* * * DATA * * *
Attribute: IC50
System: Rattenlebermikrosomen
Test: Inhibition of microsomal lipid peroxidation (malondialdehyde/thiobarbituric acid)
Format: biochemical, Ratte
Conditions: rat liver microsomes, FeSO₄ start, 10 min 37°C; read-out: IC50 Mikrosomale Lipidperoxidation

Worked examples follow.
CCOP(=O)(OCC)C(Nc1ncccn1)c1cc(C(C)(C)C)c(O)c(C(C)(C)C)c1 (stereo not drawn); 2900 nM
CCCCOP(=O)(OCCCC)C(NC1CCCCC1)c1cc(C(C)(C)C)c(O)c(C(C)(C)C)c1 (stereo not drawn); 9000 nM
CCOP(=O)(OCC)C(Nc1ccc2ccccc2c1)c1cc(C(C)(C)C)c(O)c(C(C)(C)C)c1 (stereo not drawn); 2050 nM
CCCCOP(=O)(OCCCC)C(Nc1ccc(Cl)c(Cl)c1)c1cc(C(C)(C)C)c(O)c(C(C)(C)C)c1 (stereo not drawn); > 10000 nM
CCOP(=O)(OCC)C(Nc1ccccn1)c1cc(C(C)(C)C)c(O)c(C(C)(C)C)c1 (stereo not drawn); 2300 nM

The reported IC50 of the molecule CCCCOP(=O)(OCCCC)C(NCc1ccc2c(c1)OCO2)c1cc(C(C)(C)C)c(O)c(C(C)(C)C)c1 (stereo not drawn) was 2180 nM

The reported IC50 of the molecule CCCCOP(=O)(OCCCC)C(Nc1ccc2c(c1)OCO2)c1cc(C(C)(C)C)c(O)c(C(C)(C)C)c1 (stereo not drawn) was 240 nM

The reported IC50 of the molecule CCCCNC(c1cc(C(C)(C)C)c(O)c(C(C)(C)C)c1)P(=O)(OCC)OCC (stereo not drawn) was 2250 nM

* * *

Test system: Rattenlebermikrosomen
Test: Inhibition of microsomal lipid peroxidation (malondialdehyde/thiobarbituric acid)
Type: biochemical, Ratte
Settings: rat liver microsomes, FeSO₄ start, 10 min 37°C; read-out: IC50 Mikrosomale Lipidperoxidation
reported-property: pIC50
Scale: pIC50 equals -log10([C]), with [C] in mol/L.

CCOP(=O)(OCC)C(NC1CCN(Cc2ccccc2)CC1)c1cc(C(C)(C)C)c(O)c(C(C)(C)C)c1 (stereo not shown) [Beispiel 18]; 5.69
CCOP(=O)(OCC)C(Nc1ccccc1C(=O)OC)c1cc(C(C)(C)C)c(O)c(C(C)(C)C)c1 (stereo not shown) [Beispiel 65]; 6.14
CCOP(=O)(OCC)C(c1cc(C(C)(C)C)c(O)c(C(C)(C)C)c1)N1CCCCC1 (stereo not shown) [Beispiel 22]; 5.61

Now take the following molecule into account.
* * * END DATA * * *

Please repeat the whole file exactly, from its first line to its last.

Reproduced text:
Attribute: IC50
System: Rattenlebermikrosomen
Test: Inhibition of microsomal lipid peroxidation (malondialdehyde/thiobarbituric acid)
Format: biochemical, Ratte
Conditions: rat liver microsomes, FeSO₄ start, 10 min 37°C; read-out: IC50 Mikrosomale Lipidperoxidation

Worked examples follow.
CCOP(=O)(OCC)C(Nc1ncccn1)c1cc(C(C)(C)C)c(O)c(C(C)(C)C)c1 (stereo not drawn); 2900 nM
CCCCOP(=O)(OCCCC)C(NC1CCCCC1)c1cc(C(C)(C)C)c(O)c(C(C)(C)C)c1 (stereo not drawn); 9000 nM
CCOP(=O)(OCC)C(Nc1ccc2ccccc2c1)c1cc(C(C)(C)C)c(O)c(C(C)(C)C)c1 (stereo not drawn); 2050 nM
CCCCOP(=O)(OCCCC)C(Nc1ccc(Cl)c(Cl)c1)c1cc(C(C)(C)C)c(O)c(C(C)(C)C)c1 (stereo not drawn); > 10000 nM
CCOP(=O)(OCC)C(Nc1ccccn1)c1cc(C(C)(C)C)c(O)c(C(C)(C)C)c1 (stereo not drawn); 2300 nM

The reported IC50 of the molecule CCCCOP(=O)(OCCCC)C(NCc1ccc2c(c1)OCO2)c1cc(C(C)(C)C)c(O)c(C(C)(C)C)c1 (stereo not drawn) was 2180 nM

The reported IC50 of the molecule CCCCOP(=O)(OCCCC)C(Nc1ccc2c(c1)OCO2)c1cc(C(C)(C)C)c(O)c(C(C)(C)C)c1 (stereo not drawn) was 240 nM

The reported IC50 of the molecule CCCCNC(c1cc(C(C)(C)C)c(O)c(C(C)(C)C)c1)P(=O)(OCC)OCC (stereo not drawn) was 2250 nM

* * *

Test system: Rattenlebermikrosomen
Test: Inhibition of microsomal lipid peroxidation (malondialdehyde/thiobarbituric acid)
Type: biochemical, Ratte
Settings: rat liver microsomes, FeSO₄ start, 10 min 37°C; read-out: IC50 Mikrosomale Lipidperoxidation
reported-property: pIC50
Scale: pIC50 equals -log10([C]), with [C] in mol/L.

CCOP(=O)(OCC)C(NC1CCN(Cc2ccccc2)CC1)c1cc(C(C)(C)C)c(O)c(C(C)(C)C)c1 (stereo not shown) [Beispiel 18]; 5.69
CCOP(=O)(OCC)C(Nc1ccccc1C(=O)OC)c1cc(C(C)(C)C)c(O)c(C(C)(C)C)c1 (stereo not shown) [Beispiel 65]; 6.14
CCOP(=O)(OCC)C(c1cc(C(C)(C)C)c(O)c(C(C)(C)C)c1)N1CCCCC1 (stereo not shown) [Beispiel 22]; 5.61

Now take the following molecule into account.